Cala Goloritzé – Baunei

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Costa di Baunei, Cala Goloritzé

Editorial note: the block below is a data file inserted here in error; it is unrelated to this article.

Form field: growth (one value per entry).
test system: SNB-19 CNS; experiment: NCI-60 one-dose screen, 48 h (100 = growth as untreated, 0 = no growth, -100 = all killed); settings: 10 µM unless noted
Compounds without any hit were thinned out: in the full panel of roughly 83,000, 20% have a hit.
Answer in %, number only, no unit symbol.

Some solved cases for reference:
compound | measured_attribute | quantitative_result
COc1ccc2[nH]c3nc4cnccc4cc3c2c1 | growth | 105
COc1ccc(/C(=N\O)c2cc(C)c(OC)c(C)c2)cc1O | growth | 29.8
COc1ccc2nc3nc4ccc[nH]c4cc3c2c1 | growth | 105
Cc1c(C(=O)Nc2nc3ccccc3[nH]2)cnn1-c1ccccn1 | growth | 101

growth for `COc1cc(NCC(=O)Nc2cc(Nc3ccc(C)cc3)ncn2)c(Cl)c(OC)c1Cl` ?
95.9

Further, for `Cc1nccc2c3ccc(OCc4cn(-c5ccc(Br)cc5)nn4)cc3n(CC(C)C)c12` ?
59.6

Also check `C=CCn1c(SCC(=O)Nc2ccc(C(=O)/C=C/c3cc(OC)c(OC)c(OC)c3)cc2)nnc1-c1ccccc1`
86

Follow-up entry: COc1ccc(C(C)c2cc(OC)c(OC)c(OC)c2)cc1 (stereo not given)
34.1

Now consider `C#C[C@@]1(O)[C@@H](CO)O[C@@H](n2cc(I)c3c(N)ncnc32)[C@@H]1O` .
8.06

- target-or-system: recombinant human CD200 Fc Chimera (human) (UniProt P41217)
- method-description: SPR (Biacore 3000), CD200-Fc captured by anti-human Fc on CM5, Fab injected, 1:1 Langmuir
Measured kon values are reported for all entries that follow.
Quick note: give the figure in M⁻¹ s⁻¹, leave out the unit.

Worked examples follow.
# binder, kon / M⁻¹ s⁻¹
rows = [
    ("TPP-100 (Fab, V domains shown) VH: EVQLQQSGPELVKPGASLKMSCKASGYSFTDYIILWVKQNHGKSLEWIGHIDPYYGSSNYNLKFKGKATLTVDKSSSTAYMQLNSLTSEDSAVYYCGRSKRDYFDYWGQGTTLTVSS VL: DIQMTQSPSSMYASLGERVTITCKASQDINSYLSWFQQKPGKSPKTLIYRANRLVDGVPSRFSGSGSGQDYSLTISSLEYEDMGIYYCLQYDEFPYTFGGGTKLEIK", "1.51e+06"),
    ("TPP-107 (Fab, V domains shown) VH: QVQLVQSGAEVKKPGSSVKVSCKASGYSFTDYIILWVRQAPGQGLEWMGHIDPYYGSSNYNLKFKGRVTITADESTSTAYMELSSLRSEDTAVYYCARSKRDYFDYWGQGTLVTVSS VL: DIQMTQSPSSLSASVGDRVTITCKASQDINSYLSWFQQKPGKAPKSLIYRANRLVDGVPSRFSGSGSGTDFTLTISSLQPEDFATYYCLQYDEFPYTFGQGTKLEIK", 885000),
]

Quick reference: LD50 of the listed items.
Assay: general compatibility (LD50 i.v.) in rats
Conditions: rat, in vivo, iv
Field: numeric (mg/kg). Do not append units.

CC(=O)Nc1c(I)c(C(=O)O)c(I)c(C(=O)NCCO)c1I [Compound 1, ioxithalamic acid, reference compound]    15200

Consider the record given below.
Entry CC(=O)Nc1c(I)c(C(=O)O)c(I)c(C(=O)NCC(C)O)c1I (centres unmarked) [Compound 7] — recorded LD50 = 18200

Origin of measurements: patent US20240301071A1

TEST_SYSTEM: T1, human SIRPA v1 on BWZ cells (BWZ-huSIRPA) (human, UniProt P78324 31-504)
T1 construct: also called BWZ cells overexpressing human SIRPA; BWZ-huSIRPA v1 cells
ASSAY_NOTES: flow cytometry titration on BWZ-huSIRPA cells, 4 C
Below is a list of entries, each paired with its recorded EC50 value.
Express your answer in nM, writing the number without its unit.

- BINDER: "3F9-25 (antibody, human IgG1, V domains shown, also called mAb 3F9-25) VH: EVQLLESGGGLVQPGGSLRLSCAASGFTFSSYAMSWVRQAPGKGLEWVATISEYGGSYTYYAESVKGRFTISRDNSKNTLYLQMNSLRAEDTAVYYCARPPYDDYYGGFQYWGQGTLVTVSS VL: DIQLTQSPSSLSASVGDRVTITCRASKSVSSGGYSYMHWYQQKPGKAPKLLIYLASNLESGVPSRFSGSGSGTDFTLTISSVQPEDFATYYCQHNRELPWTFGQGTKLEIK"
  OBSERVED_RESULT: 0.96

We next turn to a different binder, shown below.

The tapered limestone peak overlooking the beach, the rocky arch that plunges into the sea, the clearest of clear water. All surrounded by mountain ridges hundreds of metres high, covered by the intense green of the Mediterranean vegetation. “Cala Goloritzè” (a “Natural Monument” since 1993), a true “testimonial” of this wild and unspoilt coastline, is this and more besides. According to the stories of Baunei herdsmen who lived in the area’s folds, this spectacular beach formed in the fifties, following a landslide from the sandstone cliffs. Up until the eighties, the tiny beach was frequented mainly by free climbing enthusiasts, thanks to the notoriety of the feat accomplished by the famous climbers Maurizio Zanolla, from Trentino, and Alessandro Gogna, from Genoa, who were the first to conquer the summit of Punta Caroddi, in 1981. Maurizio Zanolla, better known as “Manolo”, is considered the father of sport climbing in Sardinia, given that he “imported” free climbing to the island in 1979 when, as a young rock climber specialising in repairs, he worked to make some of the crumbling cliffs along the eastern road safe. The first Baunei to climb to the top of Punta Caroddi, in 1986, was a climbing enthusiast called Mario Monni, a twenty-six year old pedal boat charterer at Cala Luna. However, the first Baunesis hiking guides to conquer the Aguglia were Antonio Cabras and Mariano Lai, in 1996. Nowadays, Cala Goloriztè is the preferred destination of all those in the Supramonte of Baunei who seek that incomparable combination of sea and mountains that is difficult to find in other areas of Sardinia. Since 1989, it is forbidden to moor less than 300 metres from the shore, so the beach can only be reached by land, starting from “Su porteddu” on the Golgo plateau. During the summer, the beach is besieged on a daily basis by hundreds of hikers, who reach it by taking the path along the “Baccu Goloritzè”. Two hundred metres north of the main beach is a small beach called “of the Springs” because of the spring waters that flow among the rocks. In special conditions of calm seas and low tide, fresh water springs a few centimetres above the water's edge. The existence of this valuable spring was obviously known to the herdsmen in the area, who used to make the awkward crossing (walking on a steep, smooth limestone slab) to get to the fresh water so that they could fill their “barrila” (a small bottle).